Based on the results of a thorough cyber threat assessment, schools can then develop a maturity model to help plan for necessary updates to enhance cyber resiliency, better meet regulatory compliance mandates, while ensuring that performance will continue to meet projected demands. As IT teams assess their infrastructure and create plans to implement necessary changes, they need ensure they include:
Content filtering prevents students from accessing malicious websites and content, and is essential to being CIPA compliant. Often, such functionality is tied to or integrated with another solution, such as a firewall.
NGFWs provide security at the perimeter of the network, or at gateways separating logical network segments. They need to be designed to protect data from both known and unknown threats, and increasingly need to incorporate new threat detection and prevention technologies such as sandboxing. The FortiGate NGFW incorporates automated threat intelligence and internal segmentation with state of the art firewall functionality and performance.
Caching helps information security Columbia SC teams ensure they are realizing the most efficient use of their bandwidth. This is especially important to ensure that programs needed for classes and academic purposes are prioritized above streaming etc. even as greater numbers of devices connect to school networks. FortiCache enables administrators to block certain sites while offering advanced protection from malware.
While infrastructure updates can be costly, modern, adaptable security solutions are the best way to keep up with evolving threats. Additionally, many of these solutions are eligible for category 2 E-rate funding.
As the education vertical becomes increasingly targeted by ransomware attacks, IT teams need to make sure they know where their most valuable data is stored, with centrally or on distributed devices, and then implement a strategy that forces backing that data up. One way the security and visibility of data in use, data in movement, and data at rest can be enhanced is through internal segmentation. Segmentation provides a lateral view across the network, and drives security protections from the edge deep into the core of the network. Among other advantages, this approach enables IT teams to effectively and proactively identify and isolate sensitive data from the rest of the network. Backing up this data then ensures that in the event of, say, a successful ransomware attack, schools can retrieve this data without paying a high ransom.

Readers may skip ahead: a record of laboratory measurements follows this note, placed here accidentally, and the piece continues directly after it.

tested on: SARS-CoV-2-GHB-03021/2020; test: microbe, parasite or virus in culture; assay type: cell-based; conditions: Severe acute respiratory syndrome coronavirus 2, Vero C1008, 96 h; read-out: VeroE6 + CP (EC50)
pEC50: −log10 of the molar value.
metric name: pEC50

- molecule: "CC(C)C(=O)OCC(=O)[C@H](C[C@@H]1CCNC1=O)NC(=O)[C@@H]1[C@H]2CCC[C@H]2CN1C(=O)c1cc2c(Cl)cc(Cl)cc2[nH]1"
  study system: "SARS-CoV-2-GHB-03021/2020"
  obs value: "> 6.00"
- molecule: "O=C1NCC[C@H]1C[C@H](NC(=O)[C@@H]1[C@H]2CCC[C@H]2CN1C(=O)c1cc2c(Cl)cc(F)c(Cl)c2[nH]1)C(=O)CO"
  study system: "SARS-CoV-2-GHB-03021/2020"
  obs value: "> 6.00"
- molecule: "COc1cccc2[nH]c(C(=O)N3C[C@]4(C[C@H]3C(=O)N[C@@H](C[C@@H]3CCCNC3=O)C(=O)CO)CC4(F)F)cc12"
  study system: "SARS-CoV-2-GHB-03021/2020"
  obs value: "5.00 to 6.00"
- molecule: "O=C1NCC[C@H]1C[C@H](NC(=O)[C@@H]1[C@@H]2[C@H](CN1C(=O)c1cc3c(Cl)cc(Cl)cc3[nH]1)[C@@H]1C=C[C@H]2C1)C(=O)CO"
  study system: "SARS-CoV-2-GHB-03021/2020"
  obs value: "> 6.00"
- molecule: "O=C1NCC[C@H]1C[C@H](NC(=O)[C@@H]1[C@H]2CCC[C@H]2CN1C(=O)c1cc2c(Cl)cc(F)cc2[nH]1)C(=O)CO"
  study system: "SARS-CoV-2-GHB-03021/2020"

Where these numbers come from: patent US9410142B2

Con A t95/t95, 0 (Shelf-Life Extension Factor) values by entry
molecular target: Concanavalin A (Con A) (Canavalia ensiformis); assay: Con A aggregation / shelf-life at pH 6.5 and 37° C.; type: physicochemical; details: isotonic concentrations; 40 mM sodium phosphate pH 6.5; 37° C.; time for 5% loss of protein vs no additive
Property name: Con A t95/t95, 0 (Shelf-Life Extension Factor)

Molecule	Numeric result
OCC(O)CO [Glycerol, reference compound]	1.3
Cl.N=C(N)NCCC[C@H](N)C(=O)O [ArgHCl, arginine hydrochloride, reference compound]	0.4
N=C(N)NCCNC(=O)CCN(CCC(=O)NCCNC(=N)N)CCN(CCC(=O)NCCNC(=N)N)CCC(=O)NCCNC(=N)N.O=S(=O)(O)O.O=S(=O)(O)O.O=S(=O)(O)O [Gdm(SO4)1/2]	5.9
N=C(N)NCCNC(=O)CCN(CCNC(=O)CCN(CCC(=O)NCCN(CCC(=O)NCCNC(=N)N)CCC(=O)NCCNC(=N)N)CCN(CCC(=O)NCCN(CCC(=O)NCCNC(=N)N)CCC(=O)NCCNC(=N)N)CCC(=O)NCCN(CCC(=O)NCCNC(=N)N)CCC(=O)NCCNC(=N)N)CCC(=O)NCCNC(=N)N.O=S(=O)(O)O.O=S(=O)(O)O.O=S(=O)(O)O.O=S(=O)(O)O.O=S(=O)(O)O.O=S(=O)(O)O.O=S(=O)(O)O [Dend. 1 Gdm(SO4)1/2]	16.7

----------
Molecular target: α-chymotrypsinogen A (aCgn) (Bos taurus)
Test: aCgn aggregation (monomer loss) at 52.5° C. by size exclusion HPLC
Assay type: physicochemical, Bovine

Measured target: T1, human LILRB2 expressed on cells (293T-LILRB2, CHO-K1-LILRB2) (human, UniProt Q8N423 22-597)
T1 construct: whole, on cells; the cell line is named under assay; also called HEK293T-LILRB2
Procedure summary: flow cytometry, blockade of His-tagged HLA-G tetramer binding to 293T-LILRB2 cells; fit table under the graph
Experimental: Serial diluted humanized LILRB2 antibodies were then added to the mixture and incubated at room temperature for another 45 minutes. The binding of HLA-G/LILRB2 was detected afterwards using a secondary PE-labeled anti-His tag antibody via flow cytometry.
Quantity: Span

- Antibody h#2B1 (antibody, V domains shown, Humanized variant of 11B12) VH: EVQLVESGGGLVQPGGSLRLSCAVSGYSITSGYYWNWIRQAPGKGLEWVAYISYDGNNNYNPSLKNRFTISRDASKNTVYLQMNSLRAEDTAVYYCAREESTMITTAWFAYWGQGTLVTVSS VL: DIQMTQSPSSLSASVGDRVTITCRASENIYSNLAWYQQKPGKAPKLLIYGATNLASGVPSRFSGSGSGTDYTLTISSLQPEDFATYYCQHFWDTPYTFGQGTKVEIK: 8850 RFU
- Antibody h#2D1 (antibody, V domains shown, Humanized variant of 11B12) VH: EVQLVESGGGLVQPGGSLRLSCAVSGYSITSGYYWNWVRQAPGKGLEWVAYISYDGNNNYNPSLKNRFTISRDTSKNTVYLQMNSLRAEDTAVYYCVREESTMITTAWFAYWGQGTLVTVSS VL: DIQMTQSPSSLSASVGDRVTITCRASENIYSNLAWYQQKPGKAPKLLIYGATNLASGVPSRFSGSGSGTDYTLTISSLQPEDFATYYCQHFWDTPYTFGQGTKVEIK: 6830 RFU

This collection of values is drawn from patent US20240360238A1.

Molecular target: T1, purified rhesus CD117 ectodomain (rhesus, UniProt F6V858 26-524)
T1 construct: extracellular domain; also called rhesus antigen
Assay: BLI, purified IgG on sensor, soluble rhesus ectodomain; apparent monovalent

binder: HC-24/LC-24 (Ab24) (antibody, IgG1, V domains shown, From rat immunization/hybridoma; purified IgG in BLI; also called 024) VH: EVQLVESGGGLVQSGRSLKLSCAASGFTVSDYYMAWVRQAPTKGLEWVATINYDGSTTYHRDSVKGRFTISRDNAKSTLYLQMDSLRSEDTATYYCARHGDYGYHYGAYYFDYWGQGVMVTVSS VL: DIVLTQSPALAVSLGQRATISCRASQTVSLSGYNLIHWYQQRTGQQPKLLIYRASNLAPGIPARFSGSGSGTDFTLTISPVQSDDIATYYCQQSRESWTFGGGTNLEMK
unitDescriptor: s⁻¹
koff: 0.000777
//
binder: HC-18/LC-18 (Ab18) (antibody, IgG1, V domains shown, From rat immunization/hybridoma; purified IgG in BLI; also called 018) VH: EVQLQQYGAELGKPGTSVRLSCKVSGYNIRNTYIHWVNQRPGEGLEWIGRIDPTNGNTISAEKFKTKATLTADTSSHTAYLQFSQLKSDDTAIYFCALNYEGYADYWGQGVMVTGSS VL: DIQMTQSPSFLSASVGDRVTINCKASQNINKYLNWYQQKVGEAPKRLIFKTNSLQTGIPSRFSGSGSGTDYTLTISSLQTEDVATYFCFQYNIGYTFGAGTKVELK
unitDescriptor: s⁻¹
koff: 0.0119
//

When it comes to securing data, the fewer people that have access to it, the better. As students and staff connect to the network, schools should employ the principle of least privilege by implementing additional security controls within the network to ensure that only necessary and authorized personnel can access sensitive data. This approach will help mitigate instances of accidental data loss and data breach due to such things as password compromise, and help significantly in forensic analysis should such a breach occur.
Aside from ensuring the necessary technology and policies are in place, K-12 schools are well served by regularly reviewing cybersecurity basics and best practices with both faculty and students. This includes actions such as making sure they know not to open emails or attachments from people they do not know, to deploy effective endpoint security applications where possible, and to update their devices and applications on a regular basis to ensure the latest patches are deployed.
K-12 institutions are facing an onslaught of cyber threats, including malware, ransomware, DDoS attacks, and more. When successful, such attacks can be both disruptive and expensive, as well as have long-term negative effects for those whose data or personal information is lost. As K-12 schools attempt to navigate and address these threats in the wake of additional challenges, such as the cybersecurity skills gap and limited budgets, following this checklist will aid in enhancing your security posture and resiliency.